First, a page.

The administration is "worried" because congressional efforts to cut the deficit seem to be bogging down and "time is wasting" as senators from both parties balk at President Reagan's proposed domestic spending cuts, a senior White House official said yesterday.
"They're shy so many billions at this point, refusing to bite the bullet, not showing any desire to want to be statesmanlike," said the official, who was interviewed on condition that he not be identified.
The official said the slow progress could "complicate" but "doesn't negate" the administration's agenda for tax simplification this year because the White House had hoped to win the budget battles first, before turning to overhauling the tax code.
His comments came the day after the Republican-controlled Senate Budget Committee deadlocked over Social Security and rejected Reagan's proposals to end subsidies for Amtrak, sharply restrict student loans and wipe out or drastically reduce a variety of other domestic spending programs.
Many lawmakers have blamed Reagan for the sputtering drive to reduce the deficit, saying his rigid stands on defense spending and Social Security cost-of-living increases have made it difficult, if not impossible, to put together a consensus on domestic spending cuts.
But the White House official said Congress was to blame for the slippage.
"It's nothing that we've caused," the official said. "They've caused it themselves among themselves. Not anything we've said. They brought up the farm bill and made that the first thing out and spent 10 days or so on that."
Separately, White House spokesman Larry Speakes said the Senate Budget Committee was "marching in the wrong direction" by failing to come up with the spending cuts Reagan wants. "We are deeply disappointed with the . . . committee's failure to come to grips with the deficit," Speakes said.
Speakes added that the committee so far has "only come up with about a third of the cuts necessary to get to their goal of fifty to sixty billion in deficit reductions."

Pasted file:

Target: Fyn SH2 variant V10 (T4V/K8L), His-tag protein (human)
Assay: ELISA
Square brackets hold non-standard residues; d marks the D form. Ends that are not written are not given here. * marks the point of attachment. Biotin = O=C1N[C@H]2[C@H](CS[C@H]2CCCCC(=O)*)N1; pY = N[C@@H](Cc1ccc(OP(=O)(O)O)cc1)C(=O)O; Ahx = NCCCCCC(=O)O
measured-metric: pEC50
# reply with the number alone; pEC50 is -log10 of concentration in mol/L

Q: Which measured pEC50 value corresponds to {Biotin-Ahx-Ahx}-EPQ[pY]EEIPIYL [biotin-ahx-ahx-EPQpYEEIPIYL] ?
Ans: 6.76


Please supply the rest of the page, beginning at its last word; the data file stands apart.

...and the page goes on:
The committee votes last week were the first step in producing a budget resolution which sets overall targets. Later, Congress approves specific spending bills. Committee Chairman Pete V. Domenici (R-N.M.) said the panel will try to break the impasse on Social Security next week. It rejected proposals Thursday to eliminate Social Security cost-of-living increases for a year, as well as rival proposals to leave the increases intact.
The senior White House official said the looming 1986 Senate races have figured in part in the fractured deficit-cutting efforts because GOP senators appear to be distancing themselves from Reagan's budget proposals. For example, he said, Sen. Robert W. Kasten Jr. (R-(Wis.), who is up for reelection next year, voted with the administration only 30 percent of the time in the budget committee.
"One of the things we're discussing and will be thinking about next week is how do we attack that problem?" he said.
"We have not really been confrontational on the budget yet," the official said. Asked if that would come later, he said, "It's the old recipe for rabbit stew. First you catch the rabbit. What the hell is their budget? How can you be confrontational until you find out what their budget is? We've got to find out what their budget is and then see how many votes will it have? And then see if it's worth it."